If you think with the release of every new i-device the world is getting closer to thought-controlled smart tech and robotic personal assistants, you might be right. And thanks in part to work led by the Univ. of Cincinnati's Anca Ralescu, we may be even closer than you realize.
A new device capable of pumping human waste into the “engine room” of a self-sustaining robot has been created by a group of researchers from Bristol. Modeled on the human heart, the artificial device incorporates smart materials called shape memory alloys and could be used to deliver human urine to future generations of EcoBot—a robot that can function completely on its own by collecting waste and converting it into electricity.
The act of walking is seldom given a second thought, but upon closer inspection locomotion is less straightforward. In particular, the ankle is an anatomical jumble, and its role in maintaining stability and motion has not been well characterized. A device called the “Anklebot” could help matters by measuring the stiffness of the ankle in various directions.
The National Science Foundation, in partnership with the National Institutes of Health, U.S. Department of Agriculture and NASA, has announced new investments totaling approximately $38 million for the development and use of robots that cooperatively work with people to enhance individual human capabilities, performance and safety.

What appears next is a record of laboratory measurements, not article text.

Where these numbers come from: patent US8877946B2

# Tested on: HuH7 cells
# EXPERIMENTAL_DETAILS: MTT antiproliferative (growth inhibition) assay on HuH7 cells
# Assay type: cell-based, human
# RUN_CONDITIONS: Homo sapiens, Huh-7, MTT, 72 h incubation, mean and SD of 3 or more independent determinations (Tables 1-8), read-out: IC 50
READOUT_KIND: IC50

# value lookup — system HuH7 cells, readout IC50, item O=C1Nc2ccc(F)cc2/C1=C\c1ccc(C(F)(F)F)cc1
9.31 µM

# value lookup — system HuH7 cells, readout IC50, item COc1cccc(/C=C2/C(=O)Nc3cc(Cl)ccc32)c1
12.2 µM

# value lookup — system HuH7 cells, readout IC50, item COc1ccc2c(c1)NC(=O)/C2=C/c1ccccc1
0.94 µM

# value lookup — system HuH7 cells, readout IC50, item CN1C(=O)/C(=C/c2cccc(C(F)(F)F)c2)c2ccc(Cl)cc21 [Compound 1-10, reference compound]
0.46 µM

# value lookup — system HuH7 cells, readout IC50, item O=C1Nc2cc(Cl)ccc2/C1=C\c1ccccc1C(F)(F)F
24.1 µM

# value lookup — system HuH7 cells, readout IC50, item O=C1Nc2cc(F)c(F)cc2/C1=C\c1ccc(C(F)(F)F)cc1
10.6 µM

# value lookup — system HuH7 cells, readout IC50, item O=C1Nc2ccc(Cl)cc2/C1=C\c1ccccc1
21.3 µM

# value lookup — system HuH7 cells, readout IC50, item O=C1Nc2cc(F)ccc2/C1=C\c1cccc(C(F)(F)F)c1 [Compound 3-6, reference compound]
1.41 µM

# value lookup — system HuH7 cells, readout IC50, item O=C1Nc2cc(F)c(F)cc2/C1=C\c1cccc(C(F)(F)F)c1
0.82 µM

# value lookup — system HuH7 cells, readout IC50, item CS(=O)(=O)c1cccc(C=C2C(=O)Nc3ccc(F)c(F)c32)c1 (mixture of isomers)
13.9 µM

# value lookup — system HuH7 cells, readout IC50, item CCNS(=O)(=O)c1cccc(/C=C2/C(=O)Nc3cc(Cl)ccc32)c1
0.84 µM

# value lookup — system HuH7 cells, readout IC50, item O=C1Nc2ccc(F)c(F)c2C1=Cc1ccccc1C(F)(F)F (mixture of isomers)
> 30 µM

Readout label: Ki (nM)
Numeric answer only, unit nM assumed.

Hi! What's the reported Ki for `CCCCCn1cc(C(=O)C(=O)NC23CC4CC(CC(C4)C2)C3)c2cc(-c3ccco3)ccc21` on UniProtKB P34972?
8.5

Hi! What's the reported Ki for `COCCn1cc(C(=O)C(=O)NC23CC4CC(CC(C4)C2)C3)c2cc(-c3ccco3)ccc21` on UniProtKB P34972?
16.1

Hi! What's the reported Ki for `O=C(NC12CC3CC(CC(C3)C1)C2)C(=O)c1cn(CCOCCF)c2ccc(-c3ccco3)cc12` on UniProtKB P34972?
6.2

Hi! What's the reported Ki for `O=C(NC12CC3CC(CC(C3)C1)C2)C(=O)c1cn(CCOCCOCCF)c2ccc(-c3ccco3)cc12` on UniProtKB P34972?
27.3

Researchers have developed software that allows them to map unknown environments based on the movement of a swarm of insect cyborgs, or “biobots.” The software would also allow public safety officials to determine the location of radioactive or chemical threats, if the biobots have been equipped with the relevant sensors.
New research at the Univ. of Chicago is laying the groundwork for touch-sensitive prosthetic limbs that one day could convey real-time sensory information to amputees via a direct interface with the brain. The research marks an important step toward new technology that, if implemented successfully, would increase the dexterity and clinical viability of robotic prosthetic limbs.
Object recognition is one of the most widely studied problems in computer vision. But a robot that manipulates objects in the world needs to do more than just recognize them; it also needs to understand their orientation. Is that mug right-side up or upside-down? And which direction is its handle facing? To improve robots’ ability to gauge object orientation, a team is exploiting a statistical construct called the Bingham distribution.
Richard Van As, a South African carpenter, lost four fingers from his right hand to a circular saw two years ago. He was unable to afford the tens of thousands of dollars to get a myoelectric hand, which detects a muscle's electric impulses to activate an artificial limb. He decided to build his own hand, made from cables, screws and thermoplastic, using only the Internet and a 3-D printer. He has since fitted 170 people with Robohands.